Eating Low FODMAP When You are a Vegan

Are you combining a low FODMAP and vegan dietary regime? Did you know it can be particularly difficult for some people to consume the variety of nutrients we require for optimal health and everyday activity on this type of diet? This could lead to nutrient deficiencies and possibly adverse health outcomes if maintained long term.

The key nutrients at risk of inadequacy when combining these dietary regimes include: protein, calcium, iron, B12, zinc and omega 3. This is where the support and guidance from a trained health practitioner is vital to ensure that you meet the recommended dietary intake (RDI) of all nutrients.

Although these are restrictive lifestyles you can learn to combine food groups and a variety of nutrients to ensure that you get the most out of your lifestyle wherever it is by choice or necessity.


 We should know by now what a Low FODMAP Diet Involves but what does a Vegan Diet involve?

Vegans like vegetarians exclude all forms of animal meat, however in addition to this they also exclude other animal products and their by-products such as: honey, eggs and dairy products.

Tips to ensure you meet nutrient requirements
*Remember to consume these food in their FODMAP Friendly Serving Sizes (refer to the FODMAP Friendly App for more information)

Protein: Add a variety of protein rich sources to each meal including: tofu, tempeh, seeds (sunflower, pumpkin seeds, ground flaxseeds), nuts (walnuts, hazelnuts, and pecans), buckwheat, quinoa and rice.

Calcium:  Each day consume calcium rich plant based sources including: almonds, figs, calcium enriched almond or rice milk, bok choy, rhubarb, broccoli.

Iron: Plant based sources of Iron are referred to as non-haem. Non haem sources include leafy green vegetables such as silver beat, kale, spinach, rocket, bok choy – add 1 serving (1 cup) to at least 1 meal a day.

Zinc: Tofu, tempeh, pumpkin seeds, almonds, and fortified products (like breakfast cereal and bread products).

B12: Rich sources of B12 are mainly found in animal products and the quantity available in vegan sources such as fortified products, nutritional yeast and sodium reduced vegemite is negligible. It is recommended to consult your General Practitioner to obtain regular blood tests and ensure you maintain adequate levels of B12.  B12 supplementation is usually required.


Food combining

  • Add foods rich in vitamin C such as lemon, lime, oranges, mandarin, kiwi fruit, red capsicum, and parsley to increase the absorption of plant based iron. For example make a dressing with lemon juice and olive oil to drizzle over salads.
  • Iron and calcium rich food compete with each other for absorption so try to eat these nutrients at separate meals to ensure you have a greater chance of absorbing each nutrient.
  • Rotate sources of Iron to ensure competing nutrient such as oxalates and phytates do not accumulate and reduce the absorption of non-haem iron. Sources include a variety of leafy green vegetables, small portions of canned legumes (chickpeas, lentils i.e. ¼ cup)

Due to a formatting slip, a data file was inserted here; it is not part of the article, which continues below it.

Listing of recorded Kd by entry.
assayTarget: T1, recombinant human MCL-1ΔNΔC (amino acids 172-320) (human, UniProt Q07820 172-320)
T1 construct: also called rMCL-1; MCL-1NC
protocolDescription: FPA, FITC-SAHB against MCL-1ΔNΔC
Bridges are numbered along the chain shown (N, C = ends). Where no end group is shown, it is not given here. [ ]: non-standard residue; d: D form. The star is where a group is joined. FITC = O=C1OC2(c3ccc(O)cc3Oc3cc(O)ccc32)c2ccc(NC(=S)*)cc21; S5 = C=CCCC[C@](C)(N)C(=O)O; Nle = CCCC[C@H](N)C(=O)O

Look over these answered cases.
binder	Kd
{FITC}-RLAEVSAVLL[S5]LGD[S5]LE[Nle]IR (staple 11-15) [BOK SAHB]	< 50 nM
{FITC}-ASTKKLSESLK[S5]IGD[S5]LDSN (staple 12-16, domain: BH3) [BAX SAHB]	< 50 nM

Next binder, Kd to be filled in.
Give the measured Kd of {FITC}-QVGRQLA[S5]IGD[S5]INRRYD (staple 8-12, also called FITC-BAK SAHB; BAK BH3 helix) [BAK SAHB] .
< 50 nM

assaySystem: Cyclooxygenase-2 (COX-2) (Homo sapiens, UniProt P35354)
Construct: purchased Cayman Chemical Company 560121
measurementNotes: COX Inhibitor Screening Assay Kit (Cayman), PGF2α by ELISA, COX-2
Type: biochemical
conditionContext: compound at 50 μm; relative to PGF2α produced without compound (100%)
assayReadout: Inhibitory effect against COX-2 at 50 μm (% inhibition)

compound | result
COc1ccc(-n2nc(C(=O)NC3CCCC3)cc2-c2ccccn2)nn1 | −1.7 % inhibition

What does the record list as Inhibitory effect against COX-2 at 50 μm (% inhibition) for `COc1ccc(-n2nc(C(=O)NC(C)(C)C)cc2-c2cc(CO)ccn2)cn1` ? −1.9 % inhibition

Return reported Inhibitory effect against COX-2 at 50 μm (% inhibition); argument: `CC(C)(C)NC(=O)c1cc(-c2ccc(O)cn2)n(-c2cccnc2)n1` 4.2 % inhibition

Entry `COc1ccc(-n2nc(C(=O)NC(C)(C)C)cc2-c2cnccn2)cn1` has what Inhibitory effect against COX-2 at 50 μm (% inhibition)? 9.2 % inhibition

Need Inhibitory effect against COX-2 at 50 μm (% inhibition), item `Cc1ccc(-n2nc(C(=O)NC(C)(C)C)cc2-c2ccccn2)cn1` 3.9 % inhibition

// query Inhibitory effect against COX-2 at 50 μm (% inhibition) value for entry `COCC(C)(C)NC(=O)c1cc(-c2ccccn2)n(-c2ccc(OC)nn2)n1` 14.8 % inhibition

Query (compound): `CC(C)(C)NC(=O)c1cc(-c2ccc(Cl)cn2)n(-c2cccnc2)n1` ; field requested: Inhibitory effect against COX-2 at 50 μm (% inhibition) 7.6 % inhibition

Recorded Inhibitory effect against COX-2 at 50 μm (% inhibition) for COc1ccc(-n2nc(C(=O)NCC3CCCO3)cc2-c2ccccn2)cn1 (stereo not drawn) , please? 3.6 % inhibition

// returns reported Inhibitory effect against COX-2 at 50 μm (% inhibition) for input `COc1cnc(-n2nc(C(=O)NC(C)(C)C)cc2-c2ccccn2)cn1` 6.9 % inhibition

• Avoid eating any meals straight after consuming tea and coffee as these drinks can affect the absorption of nutrients, leave at least 30 minutes apart.

Example daily diet

Breakfast:  Scrambled tofu with wilted spinach, half a tomato, parsley, with a lemon and olive oil dressing OR

Breakfast: Savoury scrambled Tofu

  • 100g plain organic Tofu
  • ½ cup of spinach
  • ½ a Roma tomato
  • ¼ cup of parsley
  • 1 tbsp. Cobram olive oil
  • Squeeze of lemon

Quinoa porridge with calcium enriched milk (either almond or rice milk), berries, ground flaxseed and cinnamon

Breakfast: Quinoa porridge

  • 1 cup of cooked quinoa as directed
  • 1 cup of plant based milk which can be added during the cooking process in replace of water
  • 10 blue berries
  • 2 tbsp. ground flaxseed
  • Pinch of cinnamon


Lunch: Leafy green salad with beetroot and orange slices on a bed of cooked buckwheat or quinoa

Lunch: Quinoa salad with orange

  • ½ cup cooked quinoa
  • ¼ cup cooked buckwheat or amaranth
  • ½ cup fresh spinach
  • ½ cup of fresh rocket
  • ¼ cup of beetroot roasted or canned
  • ½ orange, peeled and sliced or squeezed
  • 1 tbsp. pumpkin seeds

Dinner: Stir fry with a variety of FODMAP friendly vegetables including broccoli, carrot, green beans, capsicum, almonds and fresh basil. Serve with a portion of brown rice and/or crispy tempeh

Dinner: Stir fry

  • ¼ cup broccoli
  • ¼ cup carrot
  • ¼ cup of red capsicum
  • 4 green beans
  • 100g plain organic tempeh
  • ½ cup of fresh basil
  • ½ cup of brown rice

Snacks to be eaten if hungry: handful of mixed nuts (Brazil nuts, walnuts & pumpkin seeds), two plain corn thins with a small portion of avocado or piece of fruit such as a kiwi fruit or a banana, vegan muffin, a slice of gluten free bread and peanut butter.


Getting the right combination of nutrients from a Low FODMAP and Vegan lifestyle doesn’t have to be hard, it can be made easier with the right advice and support.

Check out the FODMAP Friendly Vegans downloadable Low FODMAP Vegan Shopping List to help you with your shopping.


If you are new to combining a Low FODMAP and a Vegan Diet it may be time to check in with a trained health professional who can advise you on your particular needs and nutrient requirements.

Till next time – Good Eating

Breanna Monck

Qualified Nutritionist (BHSc)

Cultured Nutrition

Edited By Atlanta Miall (APD)

Eating Low FODMAP When You are a Vegan
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